Lizard Squad DDoS National Crime Agency Offline
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Lizard Squad Knocks National Crime Agency Offline with DDoS Attack Amid Customer Arrests

After nearly four months of inactivity the infamous band of hackers, Lizard Squad is back, knocking a national law enforcement website offline after half a dozen customers to their DDoS tool were arrested.

The United Kingdom’s National Crime Agency (NCA) website was offline earlier today after Lizard Squad sent a large Distributed Denial of Service (DDoS) Attack, knocking the service offline. The team of hackers executed the attack in response to the six teens the NCA arrested last week for using Lizard Stresser, a DDoS-for-Hire tool built by Lizard Squad. The service allowed anyone to pay for a subscription and knock any slew of websites offline with the high-powered tool.

The NCA even warned customers who purchased Lizard Stresser last week that they were to be under investigation soon:

Ever used a #DDoS tool? If you’re registered to #LizardStresser officers may be visiting you soon!

— NationalCrimeAgency (@NCA_UK) August 28, 2015

The squad of hackers were presumably angry at the law enforcement agency’s arrest of their teen clients and the tweet the NCA sent above, mentioning their DDoS tool. In retaliation, Lizard Squad swiftly knocked the NCA website offline with a massive distributed denial of service attack, tweeting their accomplishment:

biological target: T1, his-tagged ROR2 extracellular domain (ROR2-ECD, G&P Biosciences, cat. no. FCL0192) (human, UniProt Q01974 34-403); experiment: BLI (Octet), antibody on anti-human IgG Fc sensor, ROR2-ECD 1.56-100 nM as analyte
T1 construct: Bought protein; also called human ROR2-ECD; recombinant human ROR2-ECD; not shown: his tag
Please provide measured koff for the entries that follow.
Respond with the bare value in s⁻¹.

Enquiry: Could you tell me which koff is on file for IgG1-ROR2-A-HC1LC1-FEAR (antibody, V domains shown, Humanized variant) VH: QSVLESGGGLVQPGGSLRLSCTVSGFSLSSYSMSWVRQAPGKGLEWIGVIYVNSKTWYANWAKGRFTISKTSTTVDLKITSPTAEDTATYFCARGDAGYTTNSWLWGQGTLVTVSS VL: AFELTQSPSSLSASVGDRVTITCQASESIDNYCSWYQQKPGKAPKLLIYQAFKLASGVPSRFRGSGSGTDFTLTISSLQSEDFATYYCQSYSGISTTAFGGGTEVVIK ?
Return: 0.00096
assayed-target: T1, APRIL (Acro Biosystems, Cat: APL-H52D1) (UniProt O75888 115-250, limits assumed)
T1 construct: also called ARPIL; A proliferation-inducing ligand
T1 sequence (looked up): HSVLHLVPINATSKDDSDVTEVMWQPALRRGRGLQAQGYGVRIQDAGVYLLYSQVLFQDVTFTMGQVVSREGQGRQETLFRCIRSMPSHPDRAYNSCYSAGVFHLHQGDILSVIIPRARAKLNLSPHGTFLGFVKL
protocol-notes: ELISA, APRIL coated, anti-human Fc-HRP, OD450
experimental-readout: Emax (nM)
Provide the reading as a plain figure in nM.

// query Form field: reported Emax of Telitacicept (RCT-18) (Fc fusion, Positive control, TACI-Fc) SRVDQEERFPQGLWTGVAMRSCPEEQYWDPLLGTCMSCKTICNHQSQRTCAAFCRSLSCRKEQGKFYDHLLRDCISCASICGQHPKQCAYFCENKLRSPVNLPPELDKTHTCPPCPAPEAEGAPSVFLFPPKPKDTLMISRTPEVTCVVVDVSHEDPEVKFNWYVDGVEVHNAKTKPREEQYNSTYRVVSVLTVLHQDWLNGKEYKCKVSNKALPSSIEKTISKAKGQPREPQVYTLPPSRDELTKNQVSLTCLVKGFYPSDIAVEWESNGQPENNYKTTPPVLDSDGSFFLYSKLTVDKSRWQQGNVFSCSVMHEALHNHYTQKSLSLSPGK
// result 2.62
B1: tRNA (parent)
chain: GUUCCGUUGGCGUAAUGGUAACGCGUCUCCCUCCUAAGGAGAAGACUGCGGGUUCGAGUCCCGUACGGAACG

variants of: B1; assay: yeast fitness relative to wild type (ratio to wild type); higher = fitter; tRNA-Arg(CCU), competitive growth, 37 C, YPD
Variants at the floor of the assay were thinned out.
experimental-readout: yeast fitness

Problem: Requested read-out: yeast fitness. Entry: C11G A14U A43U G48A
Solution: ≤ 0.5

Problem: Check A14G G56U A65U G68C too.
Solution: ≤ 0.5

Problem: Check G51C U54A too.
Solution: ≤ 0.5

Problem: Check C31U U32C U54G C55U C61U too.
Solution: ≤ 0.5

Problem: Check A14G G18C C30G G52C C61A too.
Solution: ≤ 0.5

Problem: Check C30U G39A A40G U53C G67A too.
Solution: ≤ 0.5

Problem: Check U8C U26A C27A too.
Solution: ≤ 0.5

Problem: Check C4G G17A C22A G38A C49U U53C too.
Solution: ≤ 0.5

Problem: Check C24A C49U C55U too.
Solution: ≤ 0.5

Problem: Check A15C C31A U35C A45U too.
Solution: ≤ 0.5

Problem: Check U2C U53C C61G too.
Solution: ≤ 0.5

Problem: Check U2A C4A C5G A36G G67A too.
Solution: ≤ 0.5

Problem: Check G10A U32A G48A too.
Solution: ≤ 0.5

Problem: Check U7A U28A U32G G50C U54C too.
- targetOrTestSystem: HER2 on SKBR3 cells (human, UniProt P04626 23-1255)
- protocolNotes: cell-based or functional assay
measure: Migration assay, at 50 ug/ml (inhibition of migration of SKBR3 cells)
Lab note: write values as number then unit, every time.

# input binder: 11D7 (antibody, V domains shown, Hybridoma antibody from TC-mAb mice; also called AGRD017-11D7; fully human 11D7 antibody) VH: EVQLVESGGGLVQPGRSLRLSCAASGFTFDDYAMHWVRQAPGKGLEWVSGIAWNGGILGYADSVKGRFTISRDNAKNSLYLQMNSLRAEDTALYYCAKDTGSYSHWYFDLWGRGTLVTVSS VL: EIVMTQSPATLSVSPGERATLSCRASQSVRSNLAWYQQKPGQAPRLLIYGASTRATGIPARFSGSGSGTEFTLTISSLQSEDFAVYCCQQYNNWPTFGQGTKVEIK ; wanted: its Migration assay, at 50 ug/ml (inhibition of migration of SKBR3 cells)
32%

Stressed out? #offline

— Lizard Squad (@LizardLands) September 1, 2015

While the National Crime Agency confirmed the attack made their website inaccessible for hours they noted that no “hack” occurred, and that all NCA data was safe. Aside from confirmed the attack, the NCA did not care to comment on specifics of the attack and a spokesperson told Forbes “the NCA website is an attractive target. Attacks on it are a fact of life.”

In a statement to Sky news, the NCA said the attack was a “temporary inconvenience to users of our website” and that the attack had no effect on their “operational capacity.” The NCA statement continued:

“We have a duty to balance the value of keeping our website accessible with the cost of doing so, especially in the face of a threat which can scale up endlessly.

“The measures we have in place at present mean that our site is generally up and running again within 30 minutes, though occasionally it can take longer.

“We think that’s proportionate.”

At the time of writing this article, the official NCA website has been resorted and is fully functional.

[Photo via National Crime Agency/Flickr (CC BY 2.0) Changes: Image Cropped]

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